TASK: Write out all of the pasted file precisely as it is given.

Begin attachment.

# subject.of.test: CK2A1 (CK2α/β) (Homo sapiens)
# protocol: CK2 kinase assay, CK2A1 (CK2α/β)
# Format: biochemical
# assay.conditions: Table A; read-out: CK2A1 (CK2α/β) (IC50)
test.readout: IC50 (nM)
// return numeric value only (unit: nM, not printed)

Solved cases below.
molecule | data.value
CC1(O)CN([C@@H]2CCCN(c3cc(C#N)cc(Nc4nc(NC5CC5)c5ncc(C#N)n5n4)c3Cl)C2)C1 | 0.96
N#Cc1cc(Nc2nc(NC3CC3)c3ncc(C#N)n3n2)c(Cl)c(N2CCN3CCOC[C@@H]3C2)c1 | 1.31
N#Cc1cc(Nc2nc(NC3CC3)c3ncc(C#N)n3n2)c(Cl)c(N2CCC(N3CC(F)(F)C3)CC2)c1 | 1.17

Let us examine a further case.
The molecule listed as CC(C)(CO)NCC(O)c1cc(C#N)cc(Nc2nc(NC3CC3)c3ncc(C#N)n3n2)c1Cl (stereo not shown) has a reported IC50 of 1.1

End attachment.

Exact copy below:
# subject.of.test: CK2A1 (CK2α/β) (Homo sapiens)
# protocol: CK2 kinase assay, CK2A1 (CK2α/β)
# Format: biochemical
# assay.conditions: Table A; read-out: CK2A1 (CK2α/β) (IC50)
test.readout: IC50 (nM)
// return numeric value only (unit: nM, not printed)

Solved cases below.
molecule | data.value
CC1(O)CN([C@@H]2CCCN(c3cc(C#N)cc(Nc4nc(NC5CC5)c5ncc(C#N)n5n4)c3Cl)C2)C1 | 0.96
N#Cc1cc(Nc2nc(NC3CC3)c3ncc(C#N)n3n2)c(Cl)c(N2CCN3CCOC[C@@H]3C2)c1 | 1.31
N#Cc1cc(Nc2nc(NC3CC3)c3ncc(C#N)n3n2)c(Cl)c(N2CCC(N3CC(F)(F)C3)CC2)c1 | 1.17

Let us examine a further case.
The molecule listed as CC(C)(CO)NCC(O)c1cc(C#N)cc(Nc2nc(NC3CC3)c3ncc(C#N)n3n2)c1Cl (stereo not shown) has a reported IC50 of 1.1